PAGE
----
Legions Of Death (Lothlorien) Review | Commodore User - Everygamegoing

Commodore User

Legions Of Death
By Lothlorien
Commodore 64

Published in Commodore User #40

Legions Of Death

The Punic wars between ancient Rome and Carthage are the subject of the latest offering from Argus-controlled Lothlorien.

Unfortunately, it is also another attempt to popularise wargames by swamping the game in icons. In fact, the game has so many icons you need the chart supplied on the back of the inlay card supplied on the back of the inlay card to find your way through them! To make things worse some icons have different meanings depending on where they appear in the chart. Perhaps the icons need icons to help them find their way!

Underneath this sea of icons is a map of the Mediterranean showing the empires in conflict.

Before battle can begin, you must define not only your selection of ships and their crew type, sails, archers, number of marines and whether they have sails, a boarding platform or archery tower but also the number of cities you must take, gold you must collect and ships you must sink to win the game!

Each turn you can use any or all of your ships as they attempt to pillage the opposing cities, grapple and sink the enemy ships and win the way by controlling the seas.

The ensuing war can be played either against the computer or a human opponent. However, if you play your C64 you're at an immediate disadvantage as you play Carthage the historical losers.

To add to your problems, all your ships begin the game in your ports leaving Rome initial control of the seas, so don't be surprised if you suffer a few early losses.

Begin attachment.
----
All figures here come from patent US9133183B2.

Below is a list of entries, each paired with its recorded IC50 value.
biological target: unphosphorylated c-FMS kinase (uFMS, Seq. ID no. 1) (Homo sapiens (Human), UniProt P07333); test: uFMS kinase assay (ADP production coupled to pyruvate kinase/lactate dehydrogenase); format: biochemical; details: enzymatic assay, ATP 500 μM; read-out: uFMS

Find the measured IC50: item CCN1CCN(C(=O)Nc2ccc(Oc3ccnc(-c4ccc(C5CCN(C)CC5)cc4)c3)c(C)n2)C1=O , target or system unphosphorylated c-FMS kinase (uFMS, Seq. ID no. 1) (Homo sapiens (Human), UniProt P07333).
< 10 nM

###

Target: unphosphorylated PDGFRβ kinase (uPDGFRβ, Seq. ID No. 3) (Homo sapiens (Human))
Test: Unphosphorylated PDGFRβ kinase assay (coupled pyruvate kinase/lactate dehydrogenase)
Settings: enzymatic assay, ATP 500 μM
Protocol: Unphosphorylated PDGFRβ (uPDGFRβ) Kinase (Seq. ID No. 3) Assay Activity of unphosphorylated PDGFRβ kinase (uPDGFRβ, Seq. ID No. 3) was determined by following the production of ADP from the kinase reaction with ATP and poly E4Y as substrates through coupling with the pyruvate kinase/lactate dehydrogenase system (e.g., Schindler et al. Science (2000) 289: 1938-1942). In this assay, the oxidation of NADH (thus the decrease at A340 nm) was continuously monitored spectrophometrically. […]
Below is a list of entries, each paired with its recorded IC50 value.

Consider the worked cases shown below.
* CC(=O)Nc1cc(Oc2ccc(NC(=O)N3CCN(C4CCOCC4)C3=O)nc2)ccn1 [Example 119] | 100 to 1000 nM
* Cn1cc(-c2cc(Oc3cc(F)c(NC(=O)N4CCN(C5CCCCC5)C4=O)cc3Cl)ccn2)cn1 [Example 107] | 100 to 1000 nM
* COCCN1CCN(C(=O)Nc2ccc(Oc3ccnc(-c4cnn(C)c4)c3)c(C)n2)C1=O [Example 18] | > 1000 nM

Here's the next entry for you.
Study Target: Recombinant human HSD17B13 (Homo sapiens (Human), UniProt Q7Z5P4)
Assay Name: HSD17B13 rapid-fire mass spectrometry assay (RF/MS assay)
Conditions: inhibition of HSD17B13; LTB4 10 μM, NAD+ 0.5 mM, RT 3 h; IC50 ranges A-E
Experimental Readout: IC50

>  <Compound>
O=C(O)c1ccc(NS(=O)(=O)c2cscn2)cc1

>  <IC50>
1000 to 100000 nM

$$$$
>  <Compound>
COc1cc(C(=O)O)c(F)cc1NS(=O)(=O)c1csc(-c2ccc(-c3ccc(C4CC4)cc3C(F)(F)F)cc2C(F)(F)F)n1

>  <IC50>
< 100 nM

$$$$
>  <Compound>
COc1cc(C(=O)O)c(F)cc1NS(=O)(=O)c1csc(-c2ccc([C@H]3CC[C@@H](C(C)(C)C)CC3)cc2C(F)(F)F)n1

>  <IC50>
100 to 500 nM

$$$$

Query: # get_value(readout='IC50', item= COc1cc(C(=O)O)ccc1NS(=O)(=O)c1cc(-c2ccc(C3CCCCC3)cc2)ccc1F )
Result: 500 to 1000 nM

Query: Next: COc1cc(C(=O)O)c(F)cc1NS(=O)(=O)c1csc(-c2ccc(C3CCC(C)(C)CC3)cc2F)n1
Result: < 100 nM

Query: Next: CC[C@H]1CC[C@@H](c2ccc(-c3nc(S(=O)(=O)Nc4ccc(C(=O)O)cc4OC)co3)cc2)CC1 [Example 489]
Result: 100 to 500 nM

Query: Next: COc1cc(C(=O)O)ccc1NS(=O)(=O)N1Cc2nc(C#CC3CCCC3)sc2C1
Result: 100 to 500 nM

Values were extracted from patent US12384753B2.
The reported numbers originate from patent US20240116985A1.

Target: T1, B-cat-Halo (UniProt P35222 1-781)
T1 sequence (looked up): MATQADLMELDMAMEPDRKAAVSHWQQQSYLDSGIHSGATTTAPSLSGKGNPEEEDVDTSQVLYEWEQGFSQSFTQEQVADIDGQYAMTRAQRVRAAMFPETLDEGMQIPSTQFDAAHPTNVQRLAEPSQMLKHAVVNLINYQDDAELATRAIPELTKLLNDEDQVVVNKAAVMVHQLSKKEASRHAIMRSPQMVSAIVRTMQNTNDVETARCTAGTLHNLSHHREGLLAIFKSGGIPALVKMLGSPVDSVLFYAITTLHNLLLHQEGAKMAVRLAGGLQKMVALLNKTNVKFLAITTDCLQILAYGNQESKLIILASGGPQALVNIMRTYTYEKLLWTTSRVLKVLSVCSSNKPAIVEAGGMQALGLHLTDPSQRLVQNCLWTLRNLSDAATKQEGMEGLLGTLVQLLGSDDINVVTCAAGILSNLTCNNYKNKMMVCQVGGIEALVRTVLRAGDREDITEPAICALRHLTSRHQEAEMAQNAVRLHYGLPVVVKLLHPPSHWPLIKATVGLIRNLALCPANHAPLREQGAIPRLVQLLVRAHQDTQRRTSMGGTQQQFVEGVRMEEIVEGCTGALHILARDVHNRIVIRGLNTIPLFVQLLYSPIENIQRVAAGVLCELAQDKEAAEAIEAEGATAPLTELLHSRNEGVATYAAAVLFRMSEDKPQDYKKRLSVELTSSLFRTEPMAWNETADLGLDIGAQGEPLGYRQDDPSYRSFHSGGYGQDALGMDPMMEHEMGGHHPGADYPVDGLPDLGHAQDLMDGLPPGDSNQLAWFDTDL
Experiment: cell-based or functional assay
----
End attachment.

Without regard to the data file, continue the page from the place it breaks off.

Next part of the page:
The Romans also seem to attack in packs so you must ensure you don't leave any lone ships for them to prey on.

Your choice of ships determines your strategy which will lie somewhere between a small elite fleet that will have trouble policing the whole of the Med and a large weak fleet that seeks safety in numbers.

It is ironic that the icon system that is supposed to make the game easy to use actually spoils it with a simple move command requiring eight joystick presses!

This slows the action down, particularly the need to move a cursor around the map at a snail's pace.

The Punic Wars are an ideal subject for a wargame as the naval conflicts between ancient warships was unpredictable. However, the game sets the action at too grand a scale as you move entire fleets around oceans and loses this feeling of ship to ship action as the units become dots on the screen rather than arrow firing, ramming, warships.

Potentially a good game that has been spoilt by trying to be too user-friendly!

Legions Of Death will attract its own cult following, but once again the masses will ignore the fascinating hobby of wargaming.

Tony Hetherington

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